From the TalkTalk breach to the Ashley Madison scandal and the VTech attacks, 2015 bore witness to an unprecedented number of cyberattacks. The publicity and customer disappointment that surrounded them certainly brought cybersecurity out from the fore and into the public eye.
With many of these attacks being on a very large scale, and felt by a host of different industries, it would seem that hackers are desperate to get their hands on our data, and are using increasingly sophisticated techniques to get to us through the companies we trust.
In 2015 it was clear for all to see: cybersecurity is no longer just an IT issue, it’s a business issue, and a serious breach can lead to customer loyalty, public image and share price all being severely affected. With this in mind, if businesses can make any resolutions for 2016, it should be to put cybersecurity at the forefront of their agenda and protect their data and customer trust alongside it. Here’s my take on the trends to look out for in the year ahead:
Insecure digital services are the biggest threat
Whilst securing digital services can be expensive, it’s much more expensive not to in the long run, as these days an upcoming threat is no longer an ‘if’, it’s a ‘when’. Acknowledging the need for security measures from the outset is the attitude CSOs should adopt in 2016, and digital service providers should build effective cybersecurity measures into their application development lifecycle from square one. It’s up to these companies to ensure that consumers and enterprises don’t place their trust in digital services that are fundamentally insecure.
Don’t let IoT send best security practice backwards
This is more important now than ever, what with the ever-increasing applications of the Internet of Things we’re already seeing in 2016. But the rush to join the IoT revolution means that security is, once again, becoming an afterthought for many companies. This shouldn’t be the case though, for as the IoT market size increases exponentially, hackers have an expanded surface area. What’s more, when devices are communicating to each other across manufacturers, there’s a security gap there that hackers can manipulate. If manufacturers focus on securing their smart products from the development stage, they’ll ensure that hackers don’t cause the exciting developments in IoT to take a step backwards.
The rise of artificial intelligence
Investment in artificial intelligence will aid IT departments in their efforts to identify breaches before the damage gets too severe. Through threat analysis, threat detection and threat modelling, the predictive security solutions that AI facilitates saves time compared to manual efforts, enabling a company to react to a breach much quicker and ensuring the company does not lose any further data. The potential for AI’s development in this area is huge, and if CSOs can find the right balance between AI and human endeavour, they’ll be taking a significant leap forward in their security efforts.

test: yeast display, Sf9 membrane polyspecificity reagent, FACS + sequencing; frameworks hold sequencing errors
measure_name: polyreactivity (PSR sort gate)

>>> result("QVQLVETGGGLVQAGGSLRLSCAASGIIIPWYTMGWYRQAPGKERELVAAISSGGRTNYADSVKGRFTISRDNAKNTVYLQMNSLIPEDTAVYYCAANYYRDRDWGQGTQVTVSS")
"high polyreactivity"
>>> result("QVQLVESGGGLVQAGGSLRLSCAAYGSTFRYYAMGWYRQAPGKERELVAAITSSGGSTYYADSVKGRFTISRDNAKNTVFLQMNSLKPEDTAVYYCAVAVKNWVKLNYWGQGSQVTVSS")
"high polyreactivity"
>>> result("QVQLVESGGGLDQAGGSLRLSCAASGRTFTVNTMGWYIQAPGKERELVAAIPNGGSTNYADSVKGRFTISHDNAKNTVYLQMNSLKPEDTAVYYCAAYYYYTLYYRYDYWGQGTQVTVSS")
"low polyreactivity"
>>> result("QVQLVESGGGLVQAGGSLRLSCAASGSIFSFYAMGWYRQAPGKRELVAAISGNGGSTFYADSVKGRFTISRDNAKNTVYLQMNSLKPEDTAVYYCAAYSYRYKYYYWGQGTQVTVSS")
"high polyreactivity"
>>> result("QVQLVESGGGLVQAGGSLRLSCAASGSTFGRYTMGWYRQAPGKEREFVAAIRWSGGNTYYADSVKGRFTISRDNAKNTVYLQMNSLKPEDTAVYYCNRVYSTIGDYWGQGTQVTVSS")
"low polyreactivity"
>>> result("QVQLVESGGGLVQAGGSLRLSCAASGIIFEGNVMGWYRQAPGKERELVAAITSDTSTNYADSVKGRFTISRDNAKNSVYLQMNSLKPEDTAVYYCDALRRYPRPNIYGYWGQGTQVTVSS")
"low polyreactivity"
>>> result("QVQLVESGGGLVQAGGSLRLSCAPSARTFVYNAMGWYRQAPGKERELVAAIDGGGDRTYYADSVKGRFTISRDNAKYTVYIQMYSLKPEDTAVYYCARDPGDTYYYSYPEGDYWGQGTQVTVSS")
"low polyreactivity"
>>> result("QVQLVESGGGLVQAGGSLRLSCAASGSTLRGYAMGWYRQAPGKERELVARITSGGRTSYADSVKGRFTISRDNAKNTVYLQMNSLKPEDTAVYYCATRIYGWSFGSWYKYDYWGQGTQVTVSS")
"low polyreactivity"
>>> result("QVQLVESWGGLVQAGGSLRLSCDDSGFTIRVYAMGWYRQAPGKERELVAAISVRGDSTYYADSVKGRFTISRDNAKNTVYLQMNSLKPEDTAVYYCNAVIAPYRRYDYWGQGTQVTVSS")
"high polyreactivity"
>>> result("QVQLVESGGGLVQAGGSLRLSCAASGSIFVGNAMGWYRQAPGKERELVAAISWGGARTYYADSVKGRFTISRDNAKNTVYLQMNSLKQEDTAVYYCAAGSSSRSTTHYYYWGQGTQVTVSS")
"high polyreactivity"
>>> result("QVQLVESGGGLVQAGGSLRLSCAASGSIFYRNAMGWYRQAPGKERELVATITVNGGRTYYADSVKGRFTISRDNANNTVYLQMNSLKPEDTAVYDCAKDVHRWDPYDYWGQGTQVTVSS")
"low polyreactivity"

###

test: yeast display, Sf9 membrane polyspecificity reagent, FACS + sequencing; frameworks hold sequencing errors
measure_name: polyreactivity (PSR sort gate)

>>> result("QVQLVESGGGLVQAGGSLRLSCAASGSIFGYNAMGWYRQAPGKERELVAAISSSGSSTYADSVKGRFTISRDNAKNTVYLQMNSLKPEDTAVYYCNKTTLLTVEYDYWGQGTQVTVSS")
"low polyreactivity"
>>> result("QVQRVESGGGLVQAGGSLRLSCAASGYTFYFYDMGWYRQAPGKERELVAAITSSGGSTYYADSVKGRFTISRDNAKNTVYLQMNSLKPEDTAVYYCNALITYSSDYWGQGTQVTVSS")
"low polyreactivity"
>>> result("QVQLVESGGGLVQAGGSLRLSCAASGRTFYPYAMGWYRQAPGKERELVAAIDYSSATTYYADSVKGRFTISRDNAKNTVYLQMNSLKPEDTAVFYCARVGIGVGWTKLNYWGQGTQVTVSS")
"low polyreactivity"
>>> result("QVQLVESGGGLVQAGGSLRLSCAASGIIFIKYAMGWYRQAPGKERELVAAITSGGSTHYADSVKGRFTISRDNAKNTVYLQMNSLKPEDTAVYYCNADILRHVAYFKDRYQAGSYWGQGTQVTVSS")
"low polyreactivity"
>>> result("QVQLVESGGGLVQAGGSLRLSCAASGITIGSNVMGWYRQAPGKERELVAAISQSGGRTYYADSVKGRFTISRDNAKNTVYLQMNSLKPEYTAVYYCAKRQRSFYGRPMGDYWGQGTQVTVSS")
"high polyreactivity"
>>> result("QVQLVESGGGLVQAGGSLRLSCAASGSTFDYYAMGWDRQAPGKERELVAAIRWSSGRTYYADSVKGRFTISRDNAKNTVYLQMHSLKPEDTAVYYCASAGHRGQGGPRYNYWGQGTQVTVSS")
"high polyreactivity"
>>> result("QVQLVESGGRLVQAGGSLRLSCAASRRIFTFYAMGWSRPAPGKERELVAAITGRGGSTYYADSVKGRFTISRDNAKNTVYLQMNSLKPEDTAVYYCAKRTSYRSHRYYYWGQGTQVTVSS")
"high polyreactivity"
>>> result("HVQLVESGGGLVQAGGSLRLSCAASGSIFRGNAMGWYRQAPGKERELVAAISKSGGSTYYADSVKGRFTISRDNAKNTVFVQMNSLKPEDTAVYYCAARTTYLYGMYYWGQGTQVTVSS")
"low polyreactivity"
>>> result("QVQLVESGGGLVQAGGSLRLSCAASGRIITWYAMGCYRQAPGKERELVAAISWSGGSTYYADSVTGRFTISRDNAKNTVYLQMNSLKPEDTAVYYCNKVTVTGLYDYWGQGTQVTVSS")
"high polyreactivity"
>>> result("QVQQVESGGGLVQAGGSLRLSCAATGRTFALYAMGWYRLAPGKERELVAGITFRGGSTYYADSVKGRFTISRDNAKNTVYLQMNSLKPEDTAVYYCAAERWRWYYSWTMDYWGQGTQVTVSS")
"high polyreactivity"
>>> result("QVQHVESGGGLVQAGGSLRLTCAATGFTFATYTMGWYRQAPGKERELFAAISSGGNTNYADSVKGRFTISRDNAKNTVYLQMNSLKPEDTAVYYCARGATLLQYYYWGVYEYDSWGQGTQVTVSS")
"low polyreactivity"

Is the password dead?
In 2016 it will be really important to educate your staff on the importance of security, too, so that your organisation’s security is bolstered at every single level. The humble password is on the decline, and companies must ensure that employees accessing company networks are authenticated via multiple layers of protection rather than a traditional one-word password. This is especially true for companies that hold valuable intellectual property and sensitive data.
Combating ransomware is imperative
Combating ransomware should be another area of focus for CSOs this year, as it’s becoming an increasingly popular business model for cybercriminals, and will continue to pose a significant threat. When a breach occurs via a ransomware-based attack, it’s important not to pay out – the ransom is, after all, what funds cybercriminals in the first place and contributes to the continuation of this method. Companies should focus on combating ransomware, rather than paying it off. What’s more, with new rules proposed by MEPs, technology firms and those running critical services will have to report cyberbreaches. Having this information in the public eye will make paying off ransom less effective, as these breaches can no longer be brushed under the carpet.
What the Safe Harbour ruling means for data hosting
With the new rules on disclosing breaches proposed by the European Parliament, and the Safe Harbour ruling that occurred in October, cybersecurity is a growing government priority. The Safe Harbour ruling in particular has forced major technology companies to overhaul their operations to stay on the right side of the law. For businesses in Europe, these tougher European Data Protection Laws mean that contracts with cloud vendors and managing data flows will be a huge priority when it comes to staying within the law. Meeting growing privacy concerns of European customers that want to know how and where their data is being stored should be at the top of their lists, too.
It’s certainly set to be a challenging year for IT departments worldwide. Now more than ever companies must ensure they’re doing all that they can to protect business and customer data, so their reputation doesn’t hang in the balance.
Mike Turner, Vice President & CSO, Capgemini
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